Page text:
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  1. Beth – Thank you for including this conversation on your blog. In large part, I agree with the questions you raise. My part in this conversation urged colleagues to transfer learning from an ownership of knowledge model to a facilitation model. What continues to energize my thinking around the notion of campus museums as centers of innovation is that learning [in museums]comes from left field. It involves a lot of different sensory experiences. The sage on the stage model does not pertain – which means that other, perhaps playful models can emerge, in which cross-disciplinary ideas are the given. Imagine engineers teaming up with journalists and musicians, let's say, to produce work about mid-20th Century architecture, or Cubism, or the theory of relativity. Educate through engagement; tie interaction directly to lessons. My hope is that the conversation begun through The Future of the Campus Art Museum will not only spur more conversations but implementations.

  2. As a brand new campus art museum employee (Kansas State University's Beach Museum of Art), I'm anxious to dig into this material.

    Obviously, campus museums aren't immune to being politicized, but I'm enjoying an atmosphere that is conducive to interdisciplinary partnership.

    I look forward to the conversations here surrounding this topic!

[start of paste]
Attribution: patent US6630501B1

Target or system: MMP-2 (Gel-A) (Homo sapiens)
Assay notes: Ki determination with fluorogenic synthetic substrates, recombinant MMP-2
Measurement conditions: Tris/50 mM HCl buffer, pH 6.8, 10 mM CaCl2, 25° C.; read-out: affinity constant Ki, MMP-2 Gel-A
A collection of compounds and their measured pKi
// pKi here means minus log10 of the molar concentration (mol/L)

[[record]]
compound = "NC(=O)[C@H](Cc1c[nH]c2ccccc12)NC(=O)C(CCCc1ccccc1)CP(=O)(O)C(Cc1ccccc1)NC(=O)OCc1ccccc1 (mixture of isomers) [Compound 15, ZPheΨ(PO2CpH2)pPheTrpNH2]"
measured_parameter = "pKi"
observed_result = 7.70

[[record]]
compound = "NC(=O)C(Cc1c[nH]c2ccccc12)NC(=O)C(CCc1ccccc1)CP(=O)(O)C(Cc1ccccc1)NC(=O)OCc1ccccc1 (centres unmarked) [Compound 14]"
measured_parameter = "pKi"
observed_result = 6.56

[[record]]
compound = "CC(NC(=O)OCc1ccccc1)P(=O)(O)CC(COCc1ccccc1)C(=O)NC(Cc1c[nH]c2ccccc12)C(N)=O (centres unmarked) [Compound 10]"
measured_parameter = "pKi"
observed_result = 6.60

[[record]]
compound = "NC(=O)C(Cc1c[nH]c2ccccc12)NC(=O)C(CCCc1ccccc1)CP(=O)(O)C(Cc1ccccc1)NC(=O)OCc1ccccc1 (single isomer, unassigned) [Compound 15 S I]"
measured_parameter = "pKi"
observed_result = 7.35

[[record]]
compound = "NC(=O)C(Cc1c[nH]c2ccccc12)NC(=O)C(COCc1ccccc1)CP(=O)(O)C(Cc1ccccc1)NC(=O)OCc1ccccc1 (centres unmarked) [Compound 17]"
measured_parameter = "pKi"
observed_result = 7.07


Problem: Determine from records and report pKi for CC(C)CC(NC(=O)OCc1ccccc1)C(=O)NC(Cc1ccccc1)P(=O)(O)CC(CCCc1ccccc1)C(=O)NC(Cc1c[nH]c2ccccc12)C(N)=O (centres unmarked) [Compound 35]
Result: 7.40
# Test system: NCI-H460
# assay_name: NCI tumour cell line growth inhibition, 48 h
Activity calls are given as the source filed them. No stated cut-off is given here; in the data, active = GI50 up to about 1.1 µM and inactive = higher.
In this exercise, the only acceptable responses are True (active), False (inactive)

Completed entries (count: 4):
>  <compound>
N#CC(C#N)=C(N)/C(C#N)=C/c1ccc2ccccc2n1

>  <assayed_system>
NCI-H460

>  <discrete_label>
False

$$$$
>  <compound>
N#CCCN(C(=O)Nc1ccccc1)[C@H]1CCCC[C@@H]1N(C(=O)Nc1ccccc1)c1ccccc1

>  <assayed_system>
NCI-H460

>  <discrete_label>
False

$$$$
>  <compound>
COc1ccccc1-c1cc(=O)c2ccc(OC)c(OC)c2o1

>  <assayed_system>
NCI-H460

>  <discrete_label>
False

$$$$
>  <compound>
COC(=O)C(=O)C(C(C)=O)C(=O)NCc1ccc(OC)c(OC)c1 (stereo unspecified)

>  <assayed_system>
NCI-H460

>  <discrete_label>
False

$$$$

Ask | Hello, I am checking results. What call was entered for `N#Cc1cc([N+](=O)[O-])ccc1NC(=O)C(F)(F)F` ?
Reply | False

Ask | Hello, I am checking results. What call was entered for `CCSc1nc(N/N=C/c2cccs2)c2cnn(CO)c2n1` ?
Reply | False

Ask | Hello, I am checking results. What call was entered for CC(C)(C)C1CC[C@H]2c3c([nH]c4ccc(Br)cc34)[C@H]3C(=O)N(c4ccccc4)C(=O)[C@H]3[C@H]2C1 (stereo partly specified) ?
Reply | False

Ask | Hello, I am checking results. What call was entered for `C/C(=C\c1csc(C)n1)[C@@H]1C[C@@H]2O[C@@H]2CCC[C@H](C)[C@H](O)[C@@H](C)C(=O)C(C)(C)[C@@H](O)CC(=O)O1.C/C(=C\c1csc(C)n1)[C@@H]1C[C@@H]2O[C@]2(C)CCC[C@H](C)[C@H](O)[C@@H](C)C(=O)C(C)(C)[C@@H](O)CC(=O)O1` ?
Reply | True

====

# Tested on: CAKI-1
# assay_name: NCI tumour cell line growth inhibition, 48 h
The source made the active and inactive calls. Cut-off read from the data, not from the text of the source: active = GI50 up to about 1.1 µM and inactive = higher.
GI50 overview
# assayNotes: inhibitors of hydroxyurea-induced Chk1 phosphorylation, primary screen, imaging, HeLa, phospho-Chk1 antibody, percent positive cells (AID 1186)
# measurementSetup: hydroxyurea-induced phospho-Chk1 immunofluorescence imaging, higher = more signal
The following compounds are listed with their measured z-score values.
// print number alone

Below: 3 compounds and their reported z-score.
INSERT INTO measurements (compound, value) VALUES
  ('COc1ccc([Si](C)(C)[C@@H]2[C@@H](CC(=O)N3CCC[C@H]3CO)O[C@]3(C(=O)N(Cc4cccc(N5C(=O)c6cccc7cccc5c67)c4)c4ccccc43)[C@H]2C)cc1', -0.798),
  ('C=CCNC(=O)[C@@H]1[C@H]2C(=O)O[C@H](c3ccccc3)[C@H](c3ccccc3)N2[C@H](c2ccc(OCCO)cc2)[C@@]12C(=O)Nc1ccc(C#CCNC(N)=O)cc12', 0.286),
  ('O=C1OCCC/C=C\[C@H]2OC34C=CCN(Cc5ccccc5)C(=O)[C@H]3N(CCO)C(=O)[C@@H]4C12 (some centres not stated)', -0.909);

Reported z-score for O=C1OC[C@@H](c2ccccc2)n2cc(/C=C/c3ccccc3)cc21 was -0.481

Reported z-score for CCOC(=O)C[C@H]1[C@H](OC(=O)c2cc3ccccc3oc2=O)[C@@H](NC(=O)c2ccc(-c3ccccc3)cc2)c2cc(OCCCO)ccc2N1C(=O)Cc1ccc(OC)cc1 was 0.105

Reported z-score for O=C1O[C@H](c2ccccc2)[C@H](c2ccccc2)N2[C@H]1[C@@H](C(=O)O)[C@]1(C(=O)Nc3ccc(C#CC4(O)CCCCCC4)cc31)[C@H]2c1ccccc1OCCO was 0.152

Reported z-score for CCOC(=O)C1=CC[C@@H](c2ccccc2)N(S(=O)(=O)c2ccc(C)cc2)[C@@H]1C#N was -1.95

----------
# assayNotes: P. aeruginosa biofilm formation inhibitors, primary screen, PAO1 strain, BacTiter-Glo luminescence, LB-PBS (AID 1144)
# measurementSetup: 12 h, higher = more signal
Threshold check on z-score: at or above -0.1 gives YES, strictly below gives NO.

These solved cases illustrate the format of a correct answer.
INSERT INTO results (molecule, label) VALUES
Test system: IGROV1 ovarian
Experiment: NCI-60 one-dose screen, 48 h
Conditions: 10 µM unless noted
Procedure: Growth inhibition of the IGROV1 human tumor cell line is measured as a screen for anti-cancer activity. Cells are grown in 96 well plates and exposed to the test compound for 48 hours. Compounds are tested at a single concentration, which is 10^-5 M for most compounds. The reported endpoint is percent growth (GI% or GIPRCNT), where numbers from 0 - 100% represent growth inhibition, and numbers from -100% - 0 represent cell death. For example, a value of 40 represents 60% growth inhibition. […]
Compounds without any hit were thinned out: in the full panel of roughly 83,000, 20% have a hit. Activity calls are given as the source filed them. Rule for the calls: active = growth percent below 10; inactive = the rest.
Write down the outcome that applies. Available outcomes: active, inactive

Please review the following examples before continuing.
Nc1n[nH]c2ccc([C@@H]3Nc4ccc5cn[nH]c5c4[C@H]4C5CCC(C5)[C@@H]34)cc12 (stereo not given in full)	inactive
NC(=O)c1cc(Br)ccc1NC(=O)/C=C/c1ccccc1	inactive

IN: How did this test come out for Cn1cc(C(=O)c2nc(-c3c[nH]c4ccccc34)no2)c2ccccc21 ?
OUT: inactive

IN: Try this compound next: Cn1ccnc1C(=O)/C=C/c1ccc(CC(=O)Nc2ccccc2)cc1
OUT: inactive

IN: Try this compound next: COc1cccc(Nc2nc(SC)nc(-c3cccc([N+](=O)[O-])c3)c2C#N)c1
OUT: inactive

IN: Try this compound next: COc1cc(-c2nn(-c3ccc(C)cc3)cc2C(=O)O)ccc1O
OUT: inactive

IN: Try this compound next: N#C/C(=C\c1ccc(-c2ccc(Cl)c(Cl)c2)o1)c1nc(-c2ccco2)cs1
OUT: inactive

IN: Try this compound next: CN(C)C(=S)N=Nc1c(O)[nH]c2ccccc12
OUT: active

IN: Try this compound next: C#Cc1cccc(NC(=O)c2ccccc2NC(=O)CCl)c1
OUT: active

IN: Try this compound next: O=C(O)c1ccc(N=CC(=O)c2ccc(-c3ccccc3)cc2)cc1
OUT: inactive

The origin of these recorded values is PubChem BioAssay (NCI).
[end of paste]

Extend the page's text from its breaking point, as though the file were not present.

3. Thank you for raising the issue of "other" museums on campus. As we work to digitize our art collection, I continually raise the issue of the need to find a common platform to digitize ALL collections on campus (from library special collections to microscopes, from anthropology artifacts to the herbarbarium) to make them searchable from a common site. If people can encounter the primary materials of research in their internet searching, they can begin to make connections across and among collections. Art is one kind of artifact, but the exciting interdisciplinary exhibitions engage many kinds of artifacts, sometimes as art-like objects, but sometimes as carriers of other kinds of meaning.

  4. Thank you for posting an article that really challenges and reactivates the ways in which community, students, and museum professionals think about the futures of campus museums. I coordinate education and public programs for the Art Galleries at Bucknell University. One of our biggest challenges was pointed out in this study- how to cultivate interdisciplinary interest across campus. And, offer programs that interest both our tech-savy student groups, and the more traditional audiences from our pasts. Lots to think about and share with our staff. Thanks for continuing this discussion!

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